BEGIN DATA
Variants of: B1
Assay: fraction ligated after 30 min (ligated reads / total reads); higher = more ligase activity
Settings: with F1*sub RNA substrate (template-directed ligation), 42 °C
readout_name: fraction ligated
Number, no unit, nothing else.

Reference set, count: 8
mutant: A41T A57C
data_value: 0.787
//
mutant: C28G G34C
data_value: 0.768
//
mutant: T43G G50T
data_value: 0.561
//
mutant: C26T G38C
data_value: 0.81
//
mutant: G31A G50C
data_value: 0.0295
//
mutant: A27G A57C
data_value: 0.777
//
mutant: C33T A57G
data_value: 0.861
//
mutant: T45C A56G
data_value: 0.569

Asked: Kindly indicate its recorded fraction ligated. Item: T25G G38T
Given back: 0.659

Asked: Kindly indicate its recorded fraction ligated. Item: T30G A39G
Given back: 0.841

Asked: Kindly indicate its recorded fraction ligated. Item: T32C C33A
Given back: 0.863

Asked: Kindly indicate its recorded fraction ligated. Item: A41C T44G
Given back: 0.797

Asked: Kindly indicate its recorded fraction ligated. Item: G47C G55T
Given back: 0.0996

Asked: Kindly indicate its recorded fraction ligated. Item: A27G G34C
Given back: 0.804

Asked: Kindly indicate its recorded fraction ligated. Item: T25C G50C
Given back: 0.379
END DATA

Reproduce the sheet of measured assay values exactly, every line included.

Variants of: B1
Assay: fraction ligated after 30 min (ligated reads / total reads); higher = more ligase activity
Settings: with F1*sub RNA substrate (template-directed ligation), 42 °C
readout_name: fraction ligated
Number, no unit, nothing else.

Reference set, count: 8
mutant: A41T A57C
data_value: 0.787
//
mutant: C28G G34C
data_value: 0.768
//
mutant: T43G G50T
data_value: 0.561
//
mutant: C26T G38C
data_value: 0.81
//
mutant: G31A G50C
data_value: 0.0295
//
mutant: A27G A57C
data_value: 0.777
//
mutant: C33T A57G
data_value: 0.861
//
mutant: T45C A56G
data_value: 0.569

Asked: Kindly indicate its recorded fraction ligated. Item: T25G G38T
Given back: 0.659

Asked: Kindly indicate its recorded fraction ligated. Item: T30G A39G
Given back: 0.841

Asked: Kindly indicate its recorded fraction ligated. Item: T32C C33A
Given back: 0.863

Asked: Kindly indicate its recorded fraction ligated. Item: A41C T44G
Given back: 0.797

Asked: Kindly indicate its recorded fraction ligated. Item: G47C G55T
Given back: 0.0996

Asked: Kindly indicate its recorded fraction ligated. Item: A27G G34C
Given back: 0.804

Asked: Kindly indicate its recorded fraction ligated. Item: T25C G50C
Given back: 0.379